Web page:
Volk­swa­gen’s safe and smart Tiguan gets a nip, a tuck and more ticker

Herald Sun - Motoring - - Inside - CRAIG DUFF craig.duff@cars­

We give you the low­down on Volk­swa­gen’s re­vised, bet­ter-value Tiguan SUV range, di­rect from its Ger­man launch

THE nose and bum job are the ob­vi­ous changes to Volk­swa­gen’s up­dated Tiguan but it’s the heart trans­plants that will give the com­pact SUV a new lease of life.

There are now 10 vari­ants, cov­er­ing front-and all-wheel drive. Power is up across the board along with mi­nor cuts to fuel con­sump­tion.

The up­dat­edAWDver­sions were launched in­ter­na­tion­ally last week. Sales in Aus­tralia will be­gin in the fourth quar­ter.

VWAus­tralia spokesman Karl Gehling says front-drive mod­els will make it here next year, tagged with the com­pany’s BlueMo­tion badges to de­note fuel ef­fi­ciency and fit­ted with the maker’s stop­start en­gine sys­tem and re­gen­er­a­tive brak­ing.

They will com­pete with the cheaper 2WD Ja­panese and South Korean ri­vals.


VWhasn’t fi­nalised pric­ing for the facelifted mod­els, so it’s im­pos­si­ble to say just how they will fit into the mar­ket.

The ex­ist­ing range starts at $33,990 for the 125kW petrol en­gine with a six-speed man­ual, ris­ing to $42,990 for the 147kW vari­ant with twin-clutch DSG trans­mis­sion.

Given the ex­tra gear and up­graded en­gines in the new ve­hi­cle, VWwill be sitting pretty if the com­pa­ra­ble mod­els are within $1000 or so.

TheAWD Tiguan will still be the only car in its class with vari­ants en­gi­neered for onand off-road use. The road-fo­cused car has an 18-de­gree front ap­proach an­gle; choose the off-roader and that in­creases to 28 de­grees. They’re easy to spot — the off-roader ditches the deep front air in­take in favour of a smaller unit atop an en­gine bash plate.


The five-door wagon, launched in 2007, missed out on the cor­po­rate styling that has marked more re­cent Volk­swa­gens. At a ba­sic level that means the Tiguan adopts the wide hor­i­zon­tal lines on the grille and air in­takes that mark the rest of the fam­ily.

Specif­i­cally, theVW de­sign­ers have tried to link it to the big­ger Touareg by adopt­ing the pair of dou­ble-chrome lou­vres in the front and the L-shaped high­lights in the brake lights.

It works— the Tiguan looks un­clut­tered from any an­gle with­out be­ing bland. It’s not the most vis­ually ex­cit­ing car in the class but prob­a­bly will age bet­ter for that.

The in­side is vir­tu­ally un­changed from last Septem­ber’s lo­cal up­date, which in­cluded the but­ton-loaded three-spoke steer­ing wheel.


Byte me. The up­graded soft­ware in the Tiguan is im­pres­sive, even if a lot of it is re­served for the top-spec mod­els or has to be ticked on the op­tions boxes.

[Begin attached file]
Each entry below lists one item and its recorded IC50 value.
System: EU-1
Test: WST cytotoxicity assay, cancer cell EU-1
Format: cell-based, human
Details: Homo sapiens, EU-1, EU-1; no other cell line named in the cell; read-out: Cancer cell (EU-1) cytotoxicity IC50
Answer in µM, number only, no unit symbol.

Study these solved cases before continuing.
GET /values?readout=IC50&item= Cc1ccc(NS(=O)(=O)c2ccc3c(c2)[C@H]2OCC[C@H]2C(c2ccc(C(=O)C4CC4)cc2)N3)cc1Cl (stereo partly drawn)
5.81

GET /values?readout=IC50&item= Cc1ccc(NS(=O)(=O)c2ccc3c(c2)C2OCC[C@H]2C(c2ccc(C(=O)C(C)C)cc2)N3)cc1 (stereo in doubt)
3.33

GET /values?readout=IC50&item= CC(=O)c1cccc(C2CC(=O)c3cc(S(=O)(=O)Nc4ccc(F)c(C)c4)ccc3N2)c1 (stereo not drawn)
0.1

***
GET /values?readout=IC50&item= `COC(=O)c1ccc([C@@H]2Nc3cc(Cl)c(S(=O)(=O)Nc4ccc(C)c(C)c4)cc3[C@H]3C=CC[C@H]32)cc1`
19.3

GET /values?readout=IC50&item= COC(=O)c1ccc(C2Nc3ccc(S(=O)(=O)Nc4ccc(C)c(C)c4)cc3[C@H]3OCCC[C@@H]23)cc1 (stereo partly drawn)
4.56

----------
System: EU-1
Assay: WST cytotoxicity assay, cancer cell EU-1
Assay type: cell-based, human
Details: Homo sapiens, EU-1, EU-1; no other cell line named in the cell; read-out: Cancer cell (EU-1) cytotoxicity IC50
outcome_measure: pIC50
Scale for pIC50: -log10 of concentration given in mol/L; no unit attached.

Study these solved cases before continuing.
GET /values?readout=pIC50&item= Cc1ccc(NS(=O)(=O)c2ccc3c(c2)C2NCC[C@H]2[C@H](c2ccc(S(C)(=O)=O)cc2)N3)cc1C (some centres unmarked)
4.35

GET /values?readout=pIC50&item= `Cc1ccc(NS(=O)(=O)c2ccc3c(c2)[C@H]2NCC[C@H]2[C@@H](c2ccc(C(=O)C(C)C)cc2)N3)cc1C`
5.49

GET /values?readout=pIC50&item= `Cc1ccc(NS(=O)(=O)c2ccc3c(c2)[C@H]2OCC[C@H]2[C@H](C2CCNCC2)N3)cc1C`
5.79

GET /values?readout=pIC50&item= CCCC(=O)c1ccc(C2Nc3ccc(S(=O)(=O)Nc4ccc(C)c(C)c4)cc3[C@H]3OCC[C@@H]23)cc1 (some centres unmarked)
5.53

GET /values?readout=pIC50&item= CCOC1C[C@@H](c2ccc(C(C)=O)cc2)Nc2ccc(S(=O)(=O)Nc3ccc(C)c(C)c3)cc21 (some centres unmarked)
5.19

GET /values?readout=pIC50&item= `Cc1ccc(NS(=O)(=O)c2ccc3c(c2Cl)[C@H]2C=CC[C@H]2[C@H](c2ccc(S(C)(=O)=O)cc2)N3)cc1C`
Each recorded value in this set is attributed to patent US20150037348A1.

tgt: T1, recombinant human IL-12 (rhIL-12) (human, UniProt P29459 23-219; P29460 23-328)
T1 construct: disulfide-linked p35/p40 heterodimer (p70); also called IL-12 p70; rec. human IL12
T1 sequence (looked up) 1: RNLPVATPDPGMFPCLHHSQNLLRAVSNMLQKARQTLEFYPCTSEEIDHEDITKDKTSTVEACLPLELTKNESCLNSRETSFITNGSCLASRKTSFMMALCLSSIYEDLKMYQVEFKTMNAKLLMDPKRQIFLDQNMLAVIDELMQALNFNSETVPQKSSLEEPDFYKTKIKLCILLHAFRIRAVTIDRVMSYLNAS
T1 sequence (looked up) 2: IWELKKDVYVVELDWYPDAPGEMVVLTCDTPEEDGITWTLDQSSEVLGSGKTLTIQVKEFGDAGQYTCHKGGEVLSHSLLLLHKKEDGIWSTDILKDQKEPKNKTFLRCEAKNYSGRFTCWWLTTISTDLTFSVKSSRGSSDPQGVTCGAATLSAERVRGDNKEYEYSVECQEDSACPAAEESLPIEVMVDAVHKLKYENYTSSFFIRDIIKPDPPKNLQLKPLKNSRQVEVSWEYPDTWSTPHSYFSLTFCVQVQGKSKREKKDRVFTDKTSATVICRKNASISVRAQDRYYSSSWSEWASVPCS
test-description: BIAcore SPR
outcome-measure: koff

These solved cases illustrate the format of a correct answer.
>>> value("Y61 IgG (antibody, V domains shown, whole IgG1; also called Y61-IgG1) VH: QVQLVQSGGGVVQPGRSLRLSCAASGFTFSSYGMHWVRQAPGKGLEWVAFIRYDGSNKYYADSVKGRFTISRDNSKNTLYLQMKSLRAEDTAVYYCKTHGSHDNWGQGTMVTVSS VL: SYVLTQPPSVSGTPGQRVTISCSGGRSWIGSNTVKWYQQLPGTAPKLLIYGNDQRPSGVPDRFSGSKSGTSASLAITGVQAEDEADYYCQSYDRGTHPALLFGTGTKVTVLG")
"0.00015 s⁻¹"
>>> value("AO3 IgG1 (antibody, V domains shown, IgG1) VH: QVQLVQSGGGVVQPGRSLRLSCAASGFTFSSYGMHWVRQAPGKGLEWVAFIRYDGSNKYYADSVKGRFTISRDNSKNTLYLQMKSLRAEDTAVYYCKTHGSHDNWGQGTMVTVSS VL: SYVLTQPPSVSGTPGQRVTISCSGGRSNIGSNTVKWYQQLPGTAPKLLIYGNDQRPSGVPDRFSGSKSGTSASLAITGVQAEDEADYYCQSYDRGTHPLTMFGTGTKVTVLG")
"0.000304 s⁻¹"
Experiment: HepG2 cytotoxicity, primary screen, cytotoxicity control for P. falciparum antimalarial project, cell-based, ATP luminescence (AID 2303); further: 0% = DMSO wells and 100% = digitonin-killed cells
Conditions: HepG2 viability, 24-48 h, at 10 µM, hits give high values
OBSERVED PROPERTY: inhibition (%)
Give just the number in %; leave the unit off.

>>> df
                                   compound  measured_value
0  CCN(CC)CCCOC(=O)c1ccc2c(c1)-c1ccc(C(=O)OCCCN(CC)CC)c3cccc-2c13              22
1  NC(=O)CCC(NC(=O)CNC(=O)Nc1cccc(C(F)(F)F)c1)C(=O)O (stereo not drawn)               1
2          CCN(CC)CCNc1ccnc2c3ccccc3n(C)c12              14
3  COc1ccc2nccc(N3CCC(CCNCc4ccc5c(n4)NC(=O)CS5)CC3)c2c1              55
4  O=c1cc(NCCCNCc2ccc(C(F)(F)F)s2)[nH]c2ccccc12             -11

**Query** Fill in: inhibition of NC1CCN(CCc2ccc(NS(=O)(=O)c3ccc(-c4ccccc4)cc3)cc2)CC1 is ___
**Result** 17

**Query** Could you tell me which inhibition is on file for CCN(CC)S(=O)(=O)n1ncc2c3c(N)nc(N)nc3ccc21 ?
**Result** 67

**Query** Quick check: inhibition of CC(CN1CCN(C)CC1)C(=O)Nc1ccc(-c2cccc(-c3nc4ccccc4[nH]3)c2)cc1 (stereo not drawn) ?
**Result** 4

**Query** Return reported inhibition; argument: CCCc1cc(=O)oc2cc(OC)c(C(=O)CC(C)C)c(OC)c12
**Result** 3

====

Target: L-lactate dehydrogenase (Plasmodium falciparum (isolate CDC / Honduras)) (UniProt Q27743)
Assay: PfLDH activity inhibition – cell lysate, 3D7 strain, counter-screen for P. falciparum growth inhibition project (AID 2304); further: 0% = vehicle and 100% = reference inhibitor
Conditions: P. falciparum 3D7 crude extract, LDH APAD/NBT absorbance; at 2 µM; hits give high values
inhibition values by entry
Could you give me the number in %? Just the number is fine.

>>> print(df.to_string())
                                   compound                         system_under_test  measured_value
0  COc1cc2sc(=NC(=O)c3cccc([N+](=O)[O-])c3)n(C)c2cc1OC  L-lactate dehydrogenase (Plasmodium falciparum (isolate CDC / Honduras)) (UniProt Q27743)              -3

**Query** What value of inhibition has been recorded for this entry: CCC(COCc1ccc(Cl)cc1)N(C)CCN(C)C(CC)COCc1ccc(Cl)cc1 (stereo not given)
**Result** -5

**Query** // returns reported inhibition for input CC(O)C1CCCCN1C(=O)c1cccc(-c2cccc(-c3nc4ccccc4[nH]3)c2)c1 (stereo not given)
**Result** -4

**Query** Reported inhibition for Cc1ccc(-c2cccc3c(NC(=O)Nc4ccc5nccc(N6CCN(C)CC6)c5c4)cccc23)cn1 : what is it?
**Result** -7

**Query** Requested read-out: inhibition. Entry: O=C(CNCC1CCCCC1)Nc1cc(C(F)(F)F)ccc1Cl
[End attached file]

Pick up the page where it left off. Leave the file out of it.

The mul­ti­func­tion dis­play in the in­stru­ment clus­ter is op­er­ated by the steer­ing wheel but­tons and the four-way direc­tional but­tons make for straight­for­ward nav­i­gat­ing through the in-depth menus.

We didn’t bother with the in­struc­tion man­ual and still had ev­ery­thing tai­lored in a cou­ple of min­utes.

The sec­ond-gen­er­a­tion park as­sist func­tion now works with par­al­lel and right-an­gle park­ing. Press the but­ton in the cen­tre con­sole and 12 sen­sors de­ter­mine how much space there is. Find a spot with enough room for the Tiguan, plus 80cm lee­way, and the soft­ware steers the car into the bay. Speed is lim­ited to 7km/h but the driver is still re­spon­si­ble for us­ing the ac­cel­er­a­tor and brake.

An adap­tive chas­sis con­trol has com­fort, nor­mal and sports modes that pro­gres­sively ad­just the damp­ing to im­prove road­hold­ing. The ef­fects are felt through the seat and steer­ing wheel as the car ‘‘ tight­ens up’’ in the more dy­namic modes.

Driv­ers who choose the of­froad ver­sion can hit a switch to ac­ti­vate a hill de­scent as­sist sys­tem and re­duce the pulse fre­quency of the ABS to im­prove brak­ing on gravel or mud.


The facelift shouldn’t af­fect the Tiguan’s five-star ANCAP rat­ing. Six airbags are stan­dard kit and the pas­sen­ger’s front airbag can be switched off when car­ry­ing ba­bies in rear­fac­ing cap­sules.

A pair of side airbags for the rear pas­sen­gers is an op­tion, along with seat­belt pre­ten­sion­ers for the out­side rear seats. Tyre pres­sure mon­i­tor­ing is stan­dard, as is an auto-hold func­tion for the park brake.

Pur­pose­ful: The Tiguan’s makeover also puts more mus­cle un­der the metal

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